Let me get this out of the way right off the bat: I like Barack Obama. A lot, actually. We don't necessarily agree on all policies all of the time, but I think he wants to serve. And as historic as electing a black president would be, I'm almost as excited about electing a Gen-X president. A little different perspective. A little youthful enthusiasm. A little optimism. And (I hope) a certain disregard for "the system" ...
That said, I'm upset with Obama's "bitter" gaffe. My disappointment, however, less because he characterized small-town folks like me as bitter than because he characterized religious folks and gun-owners as clinging.
Think about the implication there: That middle Americans are somehow so desperate in these dark days, so helpless in these hard times, that we cleave to our faith and our firearms. I agree that his words sounded elitist, as if the educational and economic opportunities afforded to the enlightened city-dwellers on the coasts free them of their need for such quaint notions and frontier relics.
Wasn't it an old episode of The Outer Limits that featured a man who figured out how to speed his own evolution? Seems like his brain expanded to enormous size, he gained a digit, and he began to pity his poor human companions. Just at the point he feels he must put end their miserable lives out of mercy, he "evolves past violence" and spares them ...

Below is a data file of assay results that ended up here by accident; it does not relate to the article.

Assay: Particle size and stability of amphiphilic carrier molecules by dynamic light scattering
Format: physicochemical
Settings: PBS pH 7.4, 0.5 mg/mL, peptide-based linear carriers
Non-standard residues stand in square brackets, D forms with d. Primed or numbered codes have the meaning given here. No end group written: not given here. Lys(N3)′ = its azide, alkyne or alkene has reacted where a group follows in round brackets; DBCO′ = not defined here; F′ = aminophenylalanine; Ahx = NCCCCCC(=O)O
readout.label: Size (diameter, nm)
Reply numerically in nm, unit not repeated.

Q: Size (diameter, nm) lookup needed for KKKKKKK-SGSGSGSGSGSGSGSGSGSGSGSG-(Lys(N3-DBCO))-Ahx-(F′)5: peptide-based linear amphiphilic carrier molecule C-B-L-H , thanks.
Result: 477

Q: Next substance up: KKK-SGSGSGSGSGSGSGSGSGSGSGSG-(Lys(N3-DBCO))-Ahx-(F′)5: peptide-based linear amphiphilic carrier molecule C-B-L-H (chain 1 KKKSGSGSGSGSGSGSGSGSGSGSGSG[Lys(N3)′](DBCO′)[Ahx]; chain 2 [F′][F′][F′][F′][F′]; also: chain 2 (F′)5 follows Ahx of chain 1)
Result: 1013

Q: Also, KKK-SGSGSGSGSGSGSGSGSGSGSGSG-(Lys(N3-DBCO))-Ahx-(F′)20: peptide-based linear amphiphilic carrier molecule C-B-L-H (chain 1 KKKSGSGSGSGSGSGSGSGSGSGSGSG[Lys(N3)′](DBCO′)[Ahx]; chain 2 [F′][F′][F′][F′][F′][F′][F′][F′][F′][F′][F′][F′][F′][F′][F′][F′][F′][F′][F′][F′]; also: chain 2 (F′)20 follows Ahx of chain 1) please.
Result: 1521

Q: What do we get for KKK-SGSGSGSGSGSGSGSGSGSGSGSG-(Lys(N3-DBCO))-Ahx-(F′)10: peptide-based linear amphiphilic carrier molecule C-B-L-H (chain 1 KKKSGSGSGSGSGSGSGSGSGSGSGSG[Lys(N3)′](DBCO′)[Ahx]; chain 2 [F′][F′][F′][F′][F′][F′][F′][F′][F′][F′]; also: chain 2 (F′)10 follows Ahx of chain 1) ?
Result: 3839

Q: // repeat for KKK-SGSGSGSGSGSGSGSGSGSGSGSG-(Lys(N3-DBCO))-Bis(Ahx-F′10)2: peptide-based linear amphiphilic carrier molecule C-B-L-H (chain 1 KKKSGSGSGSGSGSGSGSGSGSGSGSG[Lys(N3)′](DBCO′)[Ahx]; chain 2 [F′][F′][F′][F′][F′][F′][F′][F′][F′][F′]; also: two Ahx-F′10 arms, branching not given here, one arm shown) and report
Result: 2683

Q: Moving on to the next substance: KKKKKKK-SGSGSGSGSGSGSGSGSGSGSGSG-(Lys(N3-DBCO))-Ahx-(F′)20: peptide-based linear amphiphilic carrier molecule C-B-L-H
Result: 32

I am a church-going gun-owner and a reasonably well-educated voter. I am solidly middle-class, living in a small town that is quickly becoming a suburb. I know times are tight, but also that folks have it tougher than me almost everywhere in the world. I have guns to hunt. And I have faith for the spiritual gifts it brings.
I don't think that makes me the desperate, clingy sort. On the contrary, I think it's made me hopeful, helpful, and in some ways, resourceful.
I don't think Obama meant his words quite the way they sounded, and it's too bad that our political campaigns turn and turn again on one line, one word, one misstep. But it bothers me that this gaffe has been summarized as "the bitter quote." "Bitter" wasn't the half of it!
Labels: language, musings, politics